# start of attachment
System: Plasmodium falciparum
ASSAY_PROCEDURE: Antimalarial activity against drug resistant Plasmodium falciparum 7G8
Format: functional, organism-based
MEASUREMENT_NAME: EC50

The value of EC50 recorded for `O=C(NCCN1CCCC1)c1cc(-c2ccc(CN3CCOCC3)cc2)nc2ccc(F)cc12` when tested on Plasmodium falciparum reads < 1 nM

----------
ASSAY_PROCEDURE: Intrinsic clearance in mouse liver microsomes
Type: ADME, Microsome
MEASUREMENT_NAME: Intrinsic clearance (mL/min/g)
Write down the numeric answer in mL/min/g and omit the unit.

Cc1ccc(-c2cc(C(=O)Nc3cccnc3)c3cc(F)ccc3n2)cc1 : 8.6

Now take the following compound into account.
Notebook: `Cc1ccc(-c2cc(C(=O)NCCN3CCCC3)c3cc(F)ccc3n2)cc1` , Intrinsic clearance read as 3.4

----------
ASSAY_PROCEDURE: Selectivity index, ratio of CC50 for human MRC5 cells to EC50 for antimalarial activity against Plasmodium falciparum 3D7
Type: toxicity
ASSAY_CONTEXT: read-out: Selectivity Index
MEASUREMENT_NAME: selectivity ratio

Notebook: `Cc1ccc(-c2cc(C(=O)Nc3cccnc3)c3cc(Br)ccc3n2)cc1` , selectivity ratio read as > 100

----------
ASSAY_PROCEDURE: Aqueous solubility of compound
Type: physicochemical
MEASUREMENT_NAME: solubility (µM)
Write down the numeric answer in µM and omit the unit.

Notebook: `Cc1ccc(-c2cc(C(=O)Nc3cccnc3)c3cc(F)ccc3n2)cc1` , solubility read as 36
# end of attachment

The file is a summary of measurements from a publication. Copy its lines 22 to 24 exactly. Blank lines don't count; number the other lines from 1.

Type: physicochemical
MEASUREMENT_NAME: solubility (µM)
Write down the numeric answer in µM and omit the unit.